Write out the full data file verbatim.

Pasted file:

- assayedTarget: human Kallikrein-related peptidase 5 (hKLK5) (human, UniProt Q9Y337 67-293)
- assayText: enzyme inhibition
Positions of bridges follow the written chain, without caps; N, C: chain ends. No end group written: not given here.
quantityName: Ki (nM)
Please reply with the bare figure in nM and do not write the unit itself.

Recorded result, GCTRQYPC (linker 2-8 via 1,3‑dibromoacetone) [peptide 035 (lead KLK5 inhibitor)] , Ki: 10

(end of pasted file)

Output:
- assayedTarget: human Kallikrein-related peptidase 5 (hKLK5) (human, UniProt Q9Y337 67-293)
- assayText: enzyme inhibition
Positions of bridges follow the written chain, without caps; N, C: chain ends. No end group written: not given here.
quantityName: Ki (nM)
Please reply with the bare figure in nM and do not write the unit itself.

Recorded result, GCTRQYPC (linker 2-8 via 1,3‑dibromoacetone) [peptide 035 (lead KLK5 inhibitor)] , Ki: 10